Name: Natalie Gabriel
Major: Environmental Science: Quantitative Energy Track
Expected graduation date: May 2022
Why did you want to go to the Thailand Field Site?
I chose this study abroad program because it was not only through my major and included a research opportunity, but it was in a part of the world that was very much so foreign to me. I likely would not consider living in Thailand for seven months on my own without the incentive of being enrolled in a university there with an amazing research opportunity.
What specifically are you doing/did you do in Thailand?
The program is seven months long (January-July) including a semester of courses through King Monkgut’s University of Technology Thonburi’s (KMUTT) Joint Graduate School of Energy and the Environment (JGSEE) and a research project over the Summer. The courses include a life cycle assessment course, environmental chemistry, environmental research and two environmental/energy classes of your choice.
I, however, spent about three months in Thailand taking the semester of environmental courses when the CoVid-19 pandemic got so bad that my program was canceled. I am now back in the U.S. completing my courses through JGSEE online and conducting my research on the side.
While I was there, I was regularly enrolled in three courses with one three hour class each week and a research course with required out of class hours of work. To get to class, I would flag down one of these cute mini buses (a krapong), hop on, ride to my university, grab an iced coffee from a street stand across the street and possibly a chocolate-filled waffle in the shape of a fish if it was market week at the university. After class, my classmates and I would meet up and go to the canteen with probably the best food of any university (100 times better than Lenoir could ever be). Then we would go to the library for some studying, a nearby park for a run or downtown for an adventure.
I spent my free time exploring the little suburb of Bangkok I lived in, taking trips into the big hustling and bustling city of Bangkok, and occasionally spending a weekend exploring another city or area in Thailand. We went on an excursion to treat elephants to a spa treatment and a couple beach trips to the infamous southern Thai islands. We planned to visit a few other Thai cities and even parts of Cambodia and Vietnam, but our program was canceled before we had the chance.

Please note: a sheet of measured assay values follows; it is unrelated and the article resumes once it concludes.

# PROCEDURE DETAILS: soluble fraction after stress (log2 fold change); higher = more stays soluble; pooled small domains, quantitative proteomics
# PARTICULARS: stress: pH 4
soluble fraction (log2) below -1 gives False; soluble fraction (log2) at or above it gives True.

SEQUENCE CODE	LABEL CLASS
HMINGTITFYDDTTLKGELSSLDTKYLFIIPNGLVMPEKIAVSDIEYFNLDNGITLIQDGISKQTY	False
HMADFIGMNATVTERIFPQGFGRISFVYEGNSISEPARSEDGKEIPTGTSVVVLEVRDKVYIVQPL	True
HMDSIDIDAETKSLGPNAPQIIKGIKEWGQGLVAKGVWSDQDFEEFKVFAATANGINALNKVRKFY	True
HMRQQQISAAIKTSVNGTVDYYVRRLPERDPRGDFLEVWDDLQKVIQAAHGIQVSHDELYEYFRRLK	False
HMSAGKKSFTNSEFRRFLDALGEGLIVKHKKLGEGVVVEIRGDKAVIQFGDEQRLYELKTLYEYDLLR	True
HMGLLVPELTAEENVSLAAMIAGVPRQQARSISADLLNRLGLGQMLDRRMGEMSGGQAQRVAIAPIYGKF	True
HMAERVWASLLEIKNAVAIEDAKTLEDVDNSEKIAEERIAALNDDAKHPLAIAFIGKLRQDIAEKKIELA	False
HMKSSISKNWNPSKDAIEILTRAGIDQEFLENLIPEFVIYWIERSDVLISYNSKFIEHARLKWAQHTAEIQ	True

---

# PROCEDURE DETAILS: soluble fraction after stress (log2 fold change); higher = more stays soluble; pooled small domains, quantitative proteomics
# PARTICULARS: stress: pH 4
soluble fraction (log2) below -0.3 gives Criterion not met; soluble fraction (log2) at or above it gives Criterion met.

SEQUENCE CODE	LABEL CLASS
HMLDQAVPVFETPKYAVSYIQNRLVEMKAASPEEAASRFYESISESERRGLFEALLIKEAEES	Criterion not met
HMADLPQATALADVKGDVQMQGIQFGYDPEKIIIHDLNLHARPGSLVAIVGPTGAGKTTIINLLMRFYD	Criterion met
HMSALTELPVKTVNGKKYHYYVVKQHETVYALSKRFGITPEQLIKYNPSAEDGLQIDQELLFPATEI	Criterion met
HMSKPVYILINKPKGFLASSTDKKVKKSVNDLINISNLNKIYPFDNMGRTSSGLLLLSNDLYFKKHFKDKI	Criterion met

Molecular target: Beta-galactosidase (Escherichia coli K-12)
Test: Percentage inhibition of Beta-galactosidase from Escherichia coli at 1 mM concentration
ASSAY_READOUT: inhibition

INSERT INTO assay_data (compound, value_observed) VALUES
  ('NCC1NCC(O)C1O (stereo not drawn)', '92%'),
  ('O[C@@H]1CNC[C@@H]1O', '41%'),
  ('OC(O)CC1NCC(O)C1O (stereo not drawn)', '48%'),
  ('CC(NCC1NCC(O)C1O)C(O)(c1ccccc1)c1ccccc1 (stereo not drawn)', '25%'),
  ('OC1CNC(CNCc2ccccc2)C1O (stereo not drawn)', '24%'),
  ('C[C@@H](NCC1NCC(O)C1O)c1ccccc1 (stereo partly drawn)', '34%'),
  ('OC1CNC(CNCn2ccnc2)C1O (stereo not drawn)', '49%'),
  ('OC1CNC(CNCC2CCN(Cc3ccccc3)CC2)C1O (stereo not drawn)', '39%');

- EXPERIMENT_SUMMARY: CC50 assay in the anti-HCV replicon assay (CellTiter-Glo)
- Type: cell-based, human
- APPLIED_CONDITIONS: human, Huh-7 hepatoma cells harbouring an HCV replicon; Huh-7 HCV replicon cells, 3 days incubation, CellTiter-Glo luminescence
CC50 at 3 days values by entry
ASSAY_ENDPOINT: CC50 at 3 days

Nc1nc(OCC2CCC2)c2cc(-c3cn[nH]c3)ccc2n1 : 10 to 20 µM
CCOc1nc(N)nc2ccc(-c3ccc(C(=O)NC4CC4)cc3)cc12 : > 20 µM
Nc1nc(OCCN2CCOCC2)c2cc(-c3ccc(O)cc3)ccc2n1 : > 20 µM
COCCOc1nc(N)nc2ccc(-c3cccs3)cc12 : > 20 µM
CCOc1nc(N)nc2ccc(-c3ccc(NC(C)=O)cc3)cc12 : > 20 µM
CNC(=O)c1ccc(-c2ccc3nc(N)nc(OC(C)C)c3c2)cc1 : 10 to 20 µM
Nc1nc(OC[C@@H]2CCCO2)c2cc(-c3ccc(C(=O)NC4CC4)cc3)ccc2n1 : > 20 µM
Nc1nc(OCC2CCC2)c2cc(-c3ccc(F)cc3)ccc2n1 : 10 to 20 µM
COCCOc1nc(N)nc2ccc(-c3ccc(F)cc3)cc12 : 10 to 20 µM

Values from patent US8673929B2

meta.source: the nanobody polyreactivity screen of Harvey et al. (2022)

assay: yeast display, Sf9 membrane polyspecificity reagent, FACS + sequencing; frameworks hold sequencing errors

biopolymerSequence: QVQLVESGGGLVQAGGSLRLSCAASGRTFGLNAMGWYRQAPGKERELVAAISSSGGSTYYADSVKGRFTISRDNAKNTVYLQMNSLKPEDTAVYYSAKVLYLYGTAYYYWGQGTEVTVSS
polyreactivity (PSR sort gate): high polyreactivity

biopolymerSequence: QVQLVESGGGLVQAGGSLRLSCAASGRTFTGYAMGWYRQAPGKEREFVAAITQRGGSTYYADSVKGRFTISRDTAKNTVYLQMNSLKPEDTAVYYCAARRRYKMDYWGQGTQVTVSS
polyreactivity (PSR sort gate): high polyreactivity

There was one month where I didn’t have much free time at all and that was the month of the environmental chemistry class. This month we take an additional class, summer class style with about 4-5 classes each week, with a professor that visits from UNC. This month is hectic and difficult, but once it’s over everything returns to the casual 3 classes each week.
Overall, I very much so enjoyed my time in Thailand, the food was delicious and the people were very kind.
What has been the most impactful experience you’ve had while in Thailand?
The most impactful experience I had while in Thailand was simply partaking in everyday life. I spent most of the first month settling in, getting used to the food, the language barrier and the differences in culture and customs. Eventually, I found my routines and adapted to the differences in the Thai lifestyle.
What is the biggest lesson you’ve taken away from your experience in Thailand?
My biggest takeaway from this study abroad experience is probably the realization that in many ways different is not bad and also does not need to be fixed. Thailand is so different from the US, so similar in some ways, but in the ways that it is different, it is not necessarily inferior or needs fixing. This idea I think is sometimes not common enough in the U.S.
Do you have any advice for other students who are considering going to the Thailand Field Site?
You should do it! Thailand is amazing! It is not a walk in the park like some study abroad programs may be, but even being there for three months I found it worth it. I really did not want to leave when I was sent home early, but I don’t regret going because of the unforgettable experiences I have now. The classes are different, in some ways easier and in others harder (just make sure to consult students who did this program previously before choosing electives), but I found that the research opportunity was really valuable.